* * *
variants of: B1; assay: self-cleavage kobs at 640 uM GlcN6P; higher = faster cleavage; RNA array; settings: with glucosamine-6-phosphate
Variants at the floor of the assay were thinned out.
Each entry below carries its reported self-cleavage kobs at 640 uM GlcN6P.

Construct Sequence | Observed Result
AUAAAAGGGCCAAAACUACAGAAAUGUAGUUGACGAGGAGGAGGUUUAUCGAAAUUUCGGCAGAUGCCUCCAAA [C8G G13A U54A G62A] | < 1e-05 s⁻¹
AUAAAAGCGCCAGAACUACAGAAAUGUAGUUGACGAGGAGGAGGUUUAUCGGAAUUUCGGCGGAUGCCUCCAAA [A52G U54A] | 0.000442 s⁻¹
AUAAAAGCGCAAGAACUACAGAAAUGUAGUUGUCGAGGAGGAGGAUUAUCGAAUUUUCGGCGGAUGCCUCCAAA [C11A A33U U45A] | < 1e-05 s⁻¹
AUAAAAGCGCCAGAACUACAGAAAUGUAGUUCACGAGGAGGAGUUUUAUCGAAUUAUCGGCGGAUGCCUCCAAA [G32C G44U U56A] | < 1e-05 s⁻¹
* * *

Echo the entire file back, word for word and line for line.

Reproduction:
variants of: B1; assay: self-cleavage kobs at 640 uM GlcN6P; higher = faster cleavage; RNA array; settings: with glucosamine-6-phosphate
Variants at the floor of the assay were thinned out.
Each entry below carries its reported self-cleavage kobs at 640 uM GlcN6P.

Construct Sequence | Observed Result
AUAAAAGGGCCAAAACUACAGAAAUGUAGUUGACGAGGAGGAGGUUUAUCGAAAUUUCGGCAGAUGCCUCCAAA [C8G G13A U54A G62A] | < 1e-05 s⁻¹
AUAAAAGCGCCAGAACUACAGAAAUGUAGUUGACGAGGAGGAGGUUUAUCGGAAUUUCGGCGGAUGCCUCCAAA [A52G U54A] | 0.000442 s⁻¹
AUAAAAGCGCAAGAACUACAGAAAUGUAGUUGUCGAGGAGGAGGAUUAUCGAAUUUUCGGCGGAUGCCUCCAAA [C11A A33U U45A] | < 1e-05 s⁻¹
AUAAAAGCGCCAGAACUACAGAAAUGUAGUUCACGAGGAGGAGUUUUAUCGAAUUAUCGGCGGAUGCCUCCAAA [G32C G44U U56A] | < 1e-05 s⁻¹